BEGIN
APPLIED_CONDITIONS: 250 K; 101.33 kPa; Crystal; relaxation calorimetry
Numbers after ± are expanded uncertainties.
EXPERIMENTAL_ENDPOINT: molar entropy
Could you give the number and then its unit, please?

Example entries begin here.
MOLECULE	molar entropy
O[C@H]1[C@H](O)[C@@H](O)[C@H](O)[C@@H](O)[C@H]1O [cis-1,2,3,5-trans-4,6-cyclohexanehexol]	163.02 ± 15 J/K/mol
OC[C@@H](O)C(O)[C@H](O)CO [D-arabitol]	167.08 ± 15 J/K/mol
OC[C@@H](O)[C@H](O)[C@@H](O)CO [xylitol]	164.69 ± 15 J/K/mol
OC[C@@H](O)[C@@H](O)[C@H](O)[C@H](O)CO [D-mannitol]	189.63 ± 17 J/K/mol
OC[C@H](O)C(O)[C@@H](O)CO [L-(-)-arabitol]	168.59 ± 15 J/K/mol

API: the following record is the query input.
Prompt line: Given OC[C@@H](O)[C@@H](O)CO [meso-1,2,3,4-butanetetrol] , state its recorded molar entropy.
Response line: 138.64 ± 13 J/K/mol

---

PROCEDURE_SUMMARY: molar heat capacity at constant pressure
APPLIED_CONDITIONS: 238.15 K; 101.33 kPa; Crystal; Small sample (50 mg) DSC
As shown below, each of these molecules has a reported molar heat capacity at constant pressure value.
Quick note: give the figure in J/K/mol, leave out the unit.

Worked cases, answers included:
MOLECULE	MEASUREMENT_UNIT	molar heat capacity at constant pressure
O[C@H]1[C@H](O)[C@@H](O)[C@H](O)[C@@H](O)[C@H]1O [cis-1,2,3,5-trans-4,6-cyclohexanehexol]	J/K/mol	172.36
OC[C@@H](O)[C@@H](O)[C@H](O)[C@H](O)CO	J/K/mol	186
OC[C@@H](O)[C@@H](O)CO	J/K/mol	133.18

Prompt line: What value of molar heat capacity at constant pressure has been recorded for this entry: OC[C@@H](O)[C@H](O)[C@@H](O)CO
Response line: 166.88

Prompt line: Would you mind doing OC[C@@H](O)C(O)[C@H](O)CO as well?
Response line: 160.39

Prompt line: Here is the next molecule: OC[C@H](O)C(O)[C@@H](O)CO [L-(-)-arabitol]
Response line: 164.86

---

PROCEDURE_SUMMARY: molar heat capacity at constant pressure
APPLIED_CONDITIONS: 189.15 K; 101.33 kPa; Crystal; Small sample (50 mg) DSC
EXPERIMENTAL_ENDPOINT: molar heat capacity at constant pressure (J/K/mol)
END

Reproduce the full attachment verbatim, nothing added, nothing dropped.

APPLIED_CONDITIONS: 250 K; 101.33 kPa; Crystal; relaxation calorimetry
Numbers after ± are expanded uncertainties.
EXPERIMENTAL_ENDPOINT: molar entropy
Could you give the number and then its unit, please?

Example entries begin here.
MOLECULE	molar entropy
O[C@H]1[C@H](O)[C@@H](O)[C@H](O)[C@@H](O)[C@H]1O [cis-1,2,3,5-trans-4,6-cyclohexanehexol]	163.02 ± 15 J/K/mol
OC[C@@H](O)C(O)[C@H](O)CO [D-arabitol]	167.08 ± 15 J/K/mol
OC[C@@H](O)[C@H](O)[C@@H](O)CO [xylitol]	164.69 ± 15 J/K/mol
OC[C@@H](O)[C@@H](O)[C@H](O)[C@H](O)CO [D-mannitol]	189.63 ± 17 J/K/mol
OC[C@H](O)C(O)[C@@H](O)CO [L-(-)-arabitol]	168.59 ± 15 J/K/mol

API: the following record is the query input.
Prompt line: Given OC[C@@H](O)[C@@H](O)CO [meso-1,2,3,4-butanetetrol] , state its recorded molar entropy.
Response line: 138.64 ± 13 J/K/mol

---

PROCEDURE_SUMMARY: molar heat capacity at constant pressure
APPLIED_CONDITIONS: 238.15 K; 101.33 kPa; Crystal; Small sample (50 mg) DSC
As shown below, each of these molecules has a reported molar heat capacity at constant pressure value.
Quick note: give the figure in J/K/mol, leave out the unit.

Worked cases, answers included:
MOLECULE	MEASUREMENT_UNIT	molar heat capacity at constant pressure
O[C@H]1[C@H](O)[C@@H](O)[C@H](O)[C@@H](O)[C@H]1O [cis-1,2,3,5-trans-4,6-cyclohexanehexol]	J/K/mol	172.36
OC[C@@H](O)[C@@H](O)[C@H](O)[C@H](O)CO	J/K/mol	186
OC[C@@H](O)[C@@H](O)CO	J/K/mol	133.18

Prompt line: What value of molar heat capacity at constant pressure has been recorded for this entry: OC[C@@H](O)[C@H](O)[C@@H](O)CO
Response line: 166.88

Prompt line: Would you mind doing OC[C@@H](O)C(O)[C@H](O)CO as well?
Response line: 160.39

Prompt line: Here is the next molecule: OC[C@H](O)C(O)[C@@H](O)CO [L-(-)-arabitol]
Response line: 164.86

---

PROCEDURE_SUMMARY: molar heat capacity at constant pressure
APPLIED_CONDITIONS: 189.15 K; 101.33 kPa; Crystal; Small sample (50 mg) DSC
EXPERIMENTAL_ENDPOINT: molar heat capacity at constant pressure (J/K/mol)